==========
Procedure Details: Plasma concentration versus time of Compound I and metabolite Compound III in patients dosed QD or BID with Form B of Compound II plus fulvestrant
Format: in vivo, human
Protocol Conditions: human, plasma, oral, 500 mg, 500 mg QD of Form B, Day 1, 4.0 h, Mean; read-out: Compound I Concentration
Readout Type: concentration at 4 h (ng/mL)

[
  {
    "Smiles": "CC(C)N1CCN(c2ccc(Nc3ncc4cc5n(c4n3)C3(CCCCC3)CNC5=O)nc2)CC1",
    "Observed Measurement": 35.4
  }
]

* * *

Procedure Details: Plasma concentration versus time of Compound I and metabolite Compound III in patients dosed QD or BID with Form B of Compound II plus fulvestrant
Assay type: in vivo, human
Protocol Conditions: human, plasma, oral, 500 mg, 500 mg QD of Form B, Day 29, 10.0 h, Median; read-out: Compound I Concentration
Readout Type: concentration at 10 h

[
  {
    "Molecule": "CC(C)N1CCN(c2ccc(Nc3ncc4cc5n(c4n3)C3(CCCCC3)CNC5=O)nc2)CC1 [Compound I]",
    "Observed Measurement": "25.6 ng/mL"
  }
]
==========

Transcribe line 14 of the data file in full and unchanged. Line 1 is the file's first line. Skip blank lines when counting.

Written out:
Protocol Conditions: human, plasma, oral, 500 mg, 500 mg QD of Form B, Day 29, 10.0 h, Median; read-out: Compound I Concentration